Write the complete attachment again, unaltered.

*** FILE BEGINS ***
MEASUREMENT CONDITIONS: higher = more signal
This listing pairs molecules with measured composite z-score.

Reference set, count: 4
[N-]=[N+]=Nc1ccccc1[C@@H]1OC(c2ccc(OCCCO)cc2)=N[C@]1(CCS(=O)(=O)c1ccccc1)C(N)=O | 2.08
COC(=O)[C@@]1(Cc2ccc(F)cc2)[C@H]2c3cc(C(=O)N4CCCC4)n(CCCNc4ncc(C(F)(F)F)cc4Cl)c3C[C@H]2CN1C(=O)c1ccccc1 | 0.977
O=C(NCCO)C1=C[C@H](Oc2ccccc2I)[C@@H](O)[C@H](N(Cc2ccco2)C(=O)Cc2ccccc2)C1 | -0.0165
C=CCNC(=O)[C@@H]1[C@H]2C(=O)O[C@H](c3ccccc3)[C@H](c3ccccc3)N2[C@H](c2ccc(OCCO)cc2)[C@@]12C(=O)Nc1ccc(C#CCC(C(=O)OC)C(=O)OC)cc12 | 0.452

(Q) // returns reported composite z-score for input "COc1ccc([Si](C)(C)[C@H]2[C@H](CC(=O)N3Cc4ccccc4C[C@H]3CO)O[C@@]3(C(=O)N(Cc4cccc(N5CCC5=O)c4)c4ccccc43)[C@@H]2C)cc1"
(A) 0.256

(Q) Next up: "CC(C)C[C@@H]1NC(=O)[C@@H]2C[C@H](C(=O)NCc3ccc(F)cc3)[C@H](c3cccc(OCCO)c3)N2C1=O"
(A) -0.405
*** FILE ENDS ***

MEASUREMENT CONDITIONS: higher = more signal
This listing pairs molecules with measured composite z-score.

Reference set, count: 4
[N-]=[N+]=Nc1ccccc1[C@@H]1OC(c2ccc(OCCCO)cc2)=N[C@]1(CCS(=O)(=O)c1ccccc1)C(N)=O | 2.08
COC(=O)[C@@]1(Cc2ccc(F)cc2)[C@H]2c3cc(C(=O)N4CCCC4)n(CCCNc4ncc(C(F)(F)F)cc4Cl)c3C[C@H]2CN1C(=O)c1ccccc1 | 0.977
O=C(NCCO)C1=C[C@H](Oc2ccccc2I)[C@@H](O)[C@H](N(Cc2ccco2)C(=O)Cc2ccccc2)C1 | -0.0165
C=CCNC(=O)[C@@H]1[C@H]2C(=O)O[C@H](c3ccccc3)[C@H](c3ccccc3)N2[C@H](c2ccc(OCCO)cc2)[C@@]12C(=O)Nc1ccc(C#CCC(C(=O)OC)C(=O)OC)cc12 | 0.452

(Q) // returns reported composite z-score for input "COc1ccc([Si](C)(C)[C@H]2[C@H](CC(=O)N3Cc4ccccc4C[C@H]3CO)O[C@@]3(C(=O)N(Cc4cccc(N5CCC5=O)c4)c4ccccc43)[C@@H]2C)cc1"
(A) 0.256

(Q) Next up: "CC(C)C[C@@H]1NC(=O)[C@@H]2C[C@H](C(=O)NCc3ccc(F)cc3)[C@H](c3cccc(OCCO)c3)N2C1=O"
(A) -0.405